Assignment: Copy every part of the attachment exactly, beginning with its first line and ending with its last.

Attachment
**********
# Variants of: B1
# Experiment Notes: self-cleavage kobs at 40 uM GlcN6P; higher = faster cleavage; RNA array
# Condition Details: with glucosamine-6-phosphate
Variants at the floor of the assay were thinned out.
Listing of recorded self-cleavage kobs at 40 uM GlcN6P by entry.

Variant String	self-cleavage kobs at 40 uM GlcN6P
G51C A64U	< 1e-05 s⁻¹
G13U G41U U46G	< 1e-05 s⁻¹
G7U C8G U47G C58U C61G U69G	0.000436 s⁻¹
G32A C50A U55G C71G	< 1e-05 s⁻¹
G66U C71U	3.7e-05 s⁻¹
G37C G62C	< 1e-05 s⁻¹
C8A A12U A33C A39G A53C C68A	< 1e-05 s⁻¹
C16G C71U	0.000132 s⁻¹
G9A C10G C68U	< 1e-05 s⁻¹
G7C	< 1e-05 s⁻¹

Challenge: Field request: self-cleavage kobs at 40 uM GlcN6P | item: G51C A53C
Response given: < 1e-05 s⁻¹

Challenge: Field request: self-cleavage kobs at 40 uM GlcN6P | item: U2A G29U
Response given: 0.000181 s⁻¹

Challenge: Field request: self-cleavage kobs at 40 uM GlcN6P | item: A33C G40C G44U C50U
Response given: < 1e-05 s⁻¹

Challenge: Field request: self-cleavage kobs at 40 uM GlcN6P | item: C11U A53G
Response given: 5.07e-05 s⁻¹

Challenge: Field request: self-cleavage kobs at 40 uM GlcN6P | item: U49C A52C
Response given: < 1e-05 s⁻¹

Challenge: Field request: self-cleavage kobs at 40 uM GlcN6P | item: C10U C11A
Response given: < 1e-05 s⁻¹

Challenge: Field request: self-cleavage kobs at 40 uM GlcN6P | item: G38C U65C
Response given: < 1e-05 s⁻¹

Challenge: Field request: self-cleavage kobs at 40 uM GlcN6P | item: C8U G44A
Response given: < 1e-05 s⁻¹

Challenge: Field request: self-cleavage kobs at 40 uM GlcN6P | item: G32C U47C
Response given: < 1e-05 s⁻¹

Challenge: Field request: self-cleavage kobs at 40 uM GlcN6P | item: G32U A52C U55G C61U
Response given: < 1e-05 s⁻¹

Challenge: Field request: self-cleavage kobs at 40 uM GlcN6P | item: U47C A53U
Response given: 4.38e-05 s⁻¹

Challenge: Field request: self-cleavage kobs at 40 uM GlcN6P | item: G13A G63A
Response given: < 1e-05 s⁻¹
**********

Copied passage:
# Variants of: B1
# Experiment Notes: self-cleavage kobs at 40 uM GlcN6P; higher = faster cleavage; RNA array
# Condition Details: with glucosamine-6-phosphate
Variants at the floor of the assay were thinned out.
Listing of recorded self-cleavage kobs at 40 uM GlcN6P by entry.

Variant String	self-cleavage kobs at 40 uM GlcN6P
G51C A64U	< 1e-05 s⁻¹
G13U G41U U46G	< 1e-05 s⁻¹
G7U C8G U47G C58U C61G U69G	0.000436 s⁻¹
G32A C50A U55G C71G	< 1e-05 s⁻¹
G66U C71U	3.7e-05 s⁻¹
G37C G62C	< 1e-05 s⁻¹
C8A A12U A33C A39G A53C C68A	< 1e-05 s⁻¹
C16G C71U	0.000132 s⁻¹
G9A C10G C68U	< 1e-05 s⁻¹
G7C	< 1e-05 s⁻¹

Challenge: Field request: self-cleavage kobs at 40 uM GlcN6P | item: G51C A53C
Response given: < 1e-05 s⁻¹

Challenge: Field request: self-cleavage kobs at 40 uM GlcN6P | item: U2A G29U
Response given: 0.000181 s⁻¹

Challenge: Field request: self-cleavage kobs at 40 uM GlcN6P | item: A33C G40C G44U C50U
Response given: < 1e-05 s⁻¹

Challenge: Field request: self-cleavage kobs at 40 uM GlcN6P | item: C11U A53G
Response given: 5.07e-05 s⁻¹

Challenge: Field request: self-cleavage kobs at 40 uM GlcN6P | item: U49C A52C
Response given: < 1e-05 s⁻¹

Challenge: Field request: self-cleavage kobs at 40 uM GlcN6P | item: C10U C11A
Response given: < 1e-05 s⁻¹

Challenge: Field request: self-cleavage kobs at 40 uM GlcN6P | item: G38C U65C
Response given: < 1e-05 s⁻¹

Challenge: Field request: self-cleavage kobs at 40 uM GlcN6P | item: C8U G44A
Response given: < 1e-05 s⁻¹

Challenge: Field request: self-cleavage kobs at 40 uM GlcN6P | item: G32C U47C
Response given: < 1e-05 s⁻¹

Challenge: Field request: self-cleavage kobs at 40 uM GlcN6P | item: G32U A52C U55G C61U
Response given: < 1e-05 s⁻¹

Challenge: Field request: self-cleavage kobs at 40 uM GlcN6P | item: U47C A53U
Response given: 4.38e-05 s⁻¹

Challenge: Field request: self-cleavage kobs at 40 uM GlcN6P | item: G13A G63A
Response given: < 1e-05 s⁻¹